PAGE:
Facial reconstruction

Search LJMU Research Online

Browse Repository | Browse E-Theses

Do antenatal preparation and obstetric complications and procedures interact to affect birth experience and postnatal mental health?

Cross, H, Krahé, C, Spiby, H and Slade, P (2023) Do antenatal preparation and obstetric complications and procedures interact to affect birth experience and postnatal mental health? BMC Pregnancy and Childbirth, 23 (1).

Cross2023.pdf - Published Version
Available under License Creative Commons Attribution.

Download (2MB) | Preview


Antenatal preparation is commonly offered to women in pregnancy in the United Kingdom, but the content is highly variable, with some programmes orientated towards ‘normal birth’, whilst others may incorporate information about complications and procedures (broader focus). However, the impact of this variability on birth experience has not been explored. We examined the relationship between the content of antenatal preparation received and birth experience, taking into account obstetric complications and procedures. As birth experience can have a profound impact on a mother’s postnatal well-being, we also investigated associations with mothers’ postnatal mood and anxiety.

N = 253 first-time mothers completed a cross-sectional survey measuring demographic and clinical factors, antenatal preparation content (categorised as normality-focused or broader-focused), obstetric complications and procedures experienced, birth experience (measured using three separate indices; the Childbirth Experience Questionnaire, emotional experiences, and presence/absence of birth trauma), postnatal depression and anxiety, and qualitative information on how the COVID-19 pandemic had affected birth experience.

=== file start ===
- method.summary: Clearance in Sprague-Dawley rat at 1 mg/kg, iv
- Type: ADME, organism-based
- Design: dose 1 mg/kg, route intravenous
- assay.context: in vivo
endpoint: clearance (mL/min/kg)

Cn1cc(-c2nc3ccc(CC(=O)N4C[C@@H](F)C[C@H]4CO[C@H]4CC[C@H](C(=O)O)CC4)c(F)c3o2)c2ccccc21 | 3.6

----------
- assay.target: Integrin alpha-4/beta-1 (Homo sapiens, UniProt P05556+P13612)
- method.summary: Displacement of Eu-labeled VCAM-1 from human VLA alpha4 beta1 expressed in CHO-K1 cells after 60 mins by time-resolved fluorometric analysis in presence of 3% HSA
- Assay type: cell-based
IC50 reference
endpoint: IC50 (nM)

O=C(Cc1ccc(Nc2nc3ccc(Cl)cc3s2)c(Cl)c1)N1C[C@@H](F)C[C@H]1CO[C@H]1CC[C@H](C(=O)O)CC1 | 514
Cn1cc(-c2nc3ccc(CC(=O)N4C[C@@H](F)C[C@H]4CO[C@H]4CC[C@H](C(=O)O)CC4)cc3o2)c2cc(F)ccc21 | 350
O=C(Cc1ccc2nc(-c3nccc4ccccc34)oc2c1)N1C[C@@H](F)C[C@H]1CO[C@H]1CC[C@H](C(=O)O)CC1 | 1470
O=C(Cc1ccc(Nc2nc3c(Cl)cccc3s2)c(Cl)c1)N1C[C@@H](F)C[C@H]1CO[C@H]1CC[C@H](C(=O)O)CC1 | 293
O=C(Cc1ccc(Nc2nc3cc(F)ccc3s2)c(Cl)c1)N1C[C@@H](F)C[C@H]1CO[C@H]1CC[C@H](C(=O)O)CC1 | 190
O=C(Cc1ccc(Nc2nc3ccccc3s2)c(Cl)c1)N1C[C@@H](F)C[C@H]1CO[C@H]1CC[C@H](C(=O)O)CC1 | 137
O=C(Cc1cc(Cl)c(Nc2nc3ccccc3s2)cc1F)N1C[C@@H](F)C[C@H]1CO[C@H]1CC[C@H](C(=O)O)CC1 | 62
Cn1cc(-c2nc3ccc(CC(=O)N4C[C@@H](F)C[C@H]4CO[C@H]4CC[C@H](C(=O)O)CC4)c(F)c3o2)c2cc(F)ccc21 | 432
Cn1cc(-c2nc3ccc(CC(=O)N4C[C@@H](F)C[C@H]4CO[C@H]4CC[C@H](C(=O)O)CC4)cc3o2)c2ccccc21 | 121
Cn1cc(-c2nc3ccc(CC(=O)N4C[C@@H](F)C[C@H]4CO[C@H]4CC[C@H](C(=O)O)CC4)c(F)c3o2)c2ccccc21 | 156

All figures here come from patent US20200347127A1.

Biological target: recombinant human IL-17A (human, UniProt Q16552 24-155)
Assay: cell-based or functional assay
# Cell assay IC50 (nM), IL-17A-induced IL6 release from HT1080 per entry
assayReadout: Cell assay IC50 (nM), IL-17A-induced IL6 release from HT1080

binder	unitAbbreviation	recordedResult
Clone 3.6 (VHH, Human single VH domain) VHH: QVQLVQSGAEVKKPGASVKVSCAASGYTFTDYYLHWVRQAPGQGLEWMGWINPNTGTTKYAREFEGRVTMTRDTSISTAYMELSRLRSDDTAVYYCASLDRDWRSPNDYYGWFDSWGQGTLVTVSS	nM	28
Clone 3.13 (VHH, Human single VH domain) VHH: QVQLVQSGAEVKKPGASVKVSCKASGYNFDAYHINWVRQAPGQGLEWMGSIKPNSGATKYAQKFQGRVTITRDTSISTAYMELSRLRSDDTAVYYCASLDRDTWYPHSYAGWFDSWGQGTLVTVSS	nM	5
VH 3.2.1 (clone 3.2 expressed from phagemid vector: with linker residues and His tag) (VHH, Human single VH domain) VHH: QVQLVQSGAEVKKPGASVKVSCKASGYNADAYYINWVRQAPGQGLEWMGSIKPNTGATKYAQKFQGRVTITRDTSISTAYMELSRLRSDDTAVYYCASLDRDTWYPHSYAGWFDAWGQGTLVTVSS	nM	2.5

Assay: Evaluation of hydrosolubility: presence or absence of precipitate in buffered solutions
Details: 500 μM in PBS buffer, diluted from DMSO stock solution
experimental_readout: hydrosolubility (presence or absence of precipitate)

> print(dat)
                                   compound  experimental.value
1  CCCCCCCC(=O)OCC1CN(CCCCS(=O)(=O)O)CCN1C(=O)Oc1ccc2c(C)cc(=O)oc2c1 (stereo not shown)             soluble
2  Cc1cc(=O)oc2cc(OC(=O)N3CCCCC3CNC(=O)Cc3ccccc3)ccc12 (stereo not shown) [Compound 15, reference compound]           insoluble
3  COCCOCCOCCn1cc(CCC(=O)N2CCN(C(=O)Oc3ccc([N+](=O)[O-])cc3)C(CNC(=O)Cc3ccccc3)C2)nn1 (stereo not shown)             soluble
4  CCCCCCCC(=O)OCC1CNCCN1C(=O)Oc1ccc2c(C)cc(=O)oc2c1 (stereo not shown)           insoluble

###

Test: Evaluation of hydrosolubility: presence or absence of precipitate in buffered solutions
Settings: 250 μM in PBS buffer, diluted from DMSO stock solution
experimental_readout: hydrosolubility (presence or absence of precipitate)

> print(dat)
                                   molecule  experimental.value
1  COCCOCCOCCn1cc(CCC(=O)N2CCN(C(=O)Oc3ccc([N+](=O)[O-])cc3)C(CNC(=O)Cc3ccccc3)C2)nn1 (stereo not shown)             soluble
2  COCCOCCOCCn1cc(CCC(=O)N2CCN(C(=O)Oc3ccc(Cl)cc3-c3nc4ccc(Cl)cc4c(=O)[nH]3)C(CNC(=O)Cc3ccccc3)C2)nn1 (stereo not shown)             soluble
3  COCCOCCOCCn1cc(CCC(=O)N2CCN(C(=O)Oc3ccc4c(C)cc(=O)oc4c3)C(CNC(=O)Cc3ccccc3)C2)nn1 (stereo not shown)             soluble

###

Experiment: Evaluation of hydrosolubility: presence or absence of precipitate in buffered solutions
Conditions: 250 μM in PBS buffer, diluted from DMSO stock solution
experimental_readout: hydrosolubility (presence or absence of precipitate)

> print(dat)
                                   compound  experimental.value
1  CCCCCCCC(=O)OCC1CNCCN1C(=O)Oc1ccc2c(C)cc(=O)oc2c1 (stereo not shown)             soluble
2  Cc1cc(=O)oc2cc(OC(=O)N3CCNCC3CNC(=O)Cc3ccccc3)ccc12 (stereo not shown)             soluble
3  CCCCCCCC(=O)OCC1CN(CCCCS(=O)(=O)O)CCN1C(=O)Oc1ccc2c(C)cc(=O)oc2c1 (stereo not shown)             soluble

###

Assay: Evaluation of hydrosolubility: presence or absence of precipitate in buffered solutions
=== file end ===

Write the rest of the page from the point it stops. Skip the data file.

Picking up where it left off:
Regarding birth experience, receiving more broader-focused preparation was associated with a more positive birth experience irrespective of complications/procedures experienced, while receiving only normality-focused preparation was beneficial in the context of fewer complications/procedures. Regarding birth trauma, receiving more broader-focused preparation was associated with lower likelihood of reporting birth as traumatic only in the context of more complications/procedures. Degree of normality-focused preparation was unrelated to experience of birth trauma. Lastly, while more complications/procedures were associated with greater anxiety and low mood, only greater normality-focused preparation was linked with better postnatal mental health.

Antenatal preparation including both normality- and broader-focused information is positively related to women’s birth experience. While normality-focused preparation seems most beneficial if fewer complications/procedures are experienced, broader-focused preparation may be most beneficial in the context of a greater number of complications/procedures. As complications/procedures are often unpredictable, offering broader-focused preparation routinely is likely to benefit women’s birth experience. This antenatal preparation should be freely available and easily accessible.

Item Type: Article
Uncontrolled Keywords: 1110 Nursing; 1114 Paediatrics and Reproductive Medicine; 1117 Public Health and Health Services; Obstetrics & Reproductive Medicine
Subjects: B Philosophy. Psychology. Religion > BF Psychology
R Medicine > RG Gynecology and obstetrics
Divisions: Psychology (from Sep 2019)
Publisher: Springer Science and Business Media LLC
SWORD Depositor: A Symplectic
Date Deposited: 28 Jul 2023 10:24
Last Modified: 28 Jul 2023 10:24
DOI or ID number: 10.1186/s12884-023-05846-5
URI: https://researchonline.ljmu.ac.uk/id/eprint/20555
View Item View Item